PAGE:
Well, I suppose if I don't want to give away the end I should have supressed even the title of this book. Contemporary narratives have eschewed the anticlimax, preferring to end with a bang. In fact, a graceful anticlimax can be the mark of high art in storytelling, as Gaiman shows here. In the very last issue, Shakespeare's final payment/gift is the writing of The Tempest - Gaiman never mentions it, but as an old English Lit. major I can tell you that A Midsummer Night's Dream and The Tempest are the only plays whose stories Shakespeare made up - the others are all histories or adaptations of earlier works. The Tempest was also Shakespeare's last play, and when Prospero says "Our revels now are ended," he is speaking for his creator, as well. Gaiman uses this "tale of graceful ends," as he has Dream describe it, to comment on his own release from the bands of duty to the story, so that Prospero, Shakespeare, Dream and Neil Gaiman all come together, in the end, all bound together in the dream of storytelling, and the story of Dream.

Peter Straub, in the Afterword to Brief Lives, said, "If this isn't literature, nothing is," and his words were echoed by Frank McConnell in his Introduction to The Kindly Ones. I'll go even further. If the complete, collected SANDMAN, from Preludes and Nocturnes through The Wake, is not a literary masterpiece, I don't know what is.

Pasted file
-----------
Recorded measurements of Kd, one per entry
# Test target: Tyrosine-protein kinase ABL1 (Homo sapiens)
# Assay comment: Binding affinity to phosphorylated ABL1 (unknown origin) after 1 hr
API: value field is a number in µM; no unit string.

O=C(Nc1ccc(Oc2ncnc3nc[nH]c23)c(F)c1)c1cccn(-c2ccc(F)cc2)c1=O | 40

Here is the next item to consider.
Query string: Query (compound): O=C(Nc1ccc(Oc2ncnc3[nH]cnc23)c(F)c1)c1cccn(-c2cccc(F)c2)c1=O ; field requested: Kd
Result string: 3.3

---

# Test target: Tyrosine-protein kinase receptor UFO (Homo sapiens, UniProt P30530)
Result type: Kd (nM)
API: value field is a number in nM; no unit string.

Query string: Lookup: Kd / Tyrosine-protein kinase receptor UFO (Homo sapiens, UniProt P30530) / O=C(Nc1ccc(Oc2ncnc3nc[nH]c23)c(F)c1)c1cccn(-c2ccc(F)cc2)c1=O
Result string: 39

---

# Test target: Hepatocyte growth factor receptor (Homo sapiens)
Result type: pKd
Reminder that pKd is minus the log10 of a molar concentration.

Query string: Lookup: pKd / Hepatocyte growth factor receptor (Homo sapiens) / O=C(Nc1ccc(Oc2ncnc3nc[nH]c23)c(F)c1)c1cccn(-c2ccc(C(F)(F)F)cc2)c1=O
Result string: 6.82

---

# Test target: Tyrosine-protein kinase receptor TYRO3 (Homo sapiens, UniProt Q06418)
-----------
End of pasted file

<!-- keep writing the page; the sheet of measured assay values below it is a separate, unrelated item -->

Order The Wake from amazon.com

Death takes a holiday - by Chris Bachalo

The Death Stories

Death is Dream's older sister, as well as one of everybody's favorite characters in the series. Where the main character himself is aloof, detached and somewhat cold, his sister, ironically, is full of life. The idea that Death might be a pretty girl dressed like a Goth instead of a skeleton in a black robe with a scythe is one of the attractions, but the character transcends her "cute" appearance and is philosophically challenging and psychologically complex. In addition to her appearances within the series itself, Death has appeared in two miniseries, each of which has been collected in book form.